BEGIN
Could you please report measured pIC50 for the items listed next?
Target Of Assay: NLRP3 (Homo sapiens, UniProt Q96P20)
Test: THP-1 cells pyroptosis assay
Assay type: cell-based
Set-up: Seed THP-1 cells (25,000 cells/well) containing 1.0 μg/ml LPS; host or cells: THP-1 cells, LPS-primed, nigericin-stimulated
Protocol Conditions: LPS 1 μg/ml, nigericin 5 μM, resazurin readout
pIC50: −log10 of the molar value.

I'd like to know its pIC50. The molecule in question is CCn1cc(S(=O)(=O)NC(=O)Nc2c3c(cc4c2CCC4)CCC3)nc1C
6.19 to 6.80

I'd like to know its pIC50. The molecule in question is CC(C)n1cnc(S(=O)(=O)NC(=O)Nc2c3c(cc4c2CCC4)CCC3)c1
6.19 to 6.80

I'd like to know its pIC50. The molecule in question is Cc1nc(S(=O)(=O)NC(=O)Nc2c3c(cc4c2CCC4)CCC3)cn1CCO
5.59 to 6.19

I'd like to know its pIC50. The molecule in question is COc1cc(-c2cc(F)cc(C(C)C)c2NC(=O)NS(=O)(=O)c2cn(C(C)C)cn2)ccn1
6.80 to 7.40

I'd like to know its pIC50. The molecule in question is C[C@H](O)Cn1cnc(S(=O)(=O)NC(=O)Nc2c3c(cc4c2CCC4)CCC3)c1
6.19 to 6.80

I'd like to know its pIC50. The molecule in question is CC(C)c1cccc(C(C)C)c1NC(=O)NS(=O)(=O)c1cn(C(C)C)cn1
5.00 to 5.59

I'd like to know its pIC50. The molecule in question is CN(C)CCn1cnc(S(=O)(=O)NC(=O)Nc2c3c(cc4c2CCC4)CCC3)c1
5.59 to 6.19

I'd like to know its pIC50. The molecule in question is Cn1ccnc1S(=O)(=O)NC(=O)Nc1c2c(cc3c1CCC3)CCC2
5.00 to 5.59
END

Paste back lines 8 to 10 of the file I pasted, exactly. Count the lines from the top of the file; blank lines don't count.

I'd like to know its pIC50. The molecule in question is CCn1cc(S(=O)(=O)NC(=O)Nc2c3c(cc4c2CCC4)CCC3)nc1C
6.19 to 6.80

I'd like to know its pIC50. The molecule in question is CC(C)n1cnc(S(=O)(=O)NC(=O)Nc2c3c(cc4c2CCC4)CCC3)c1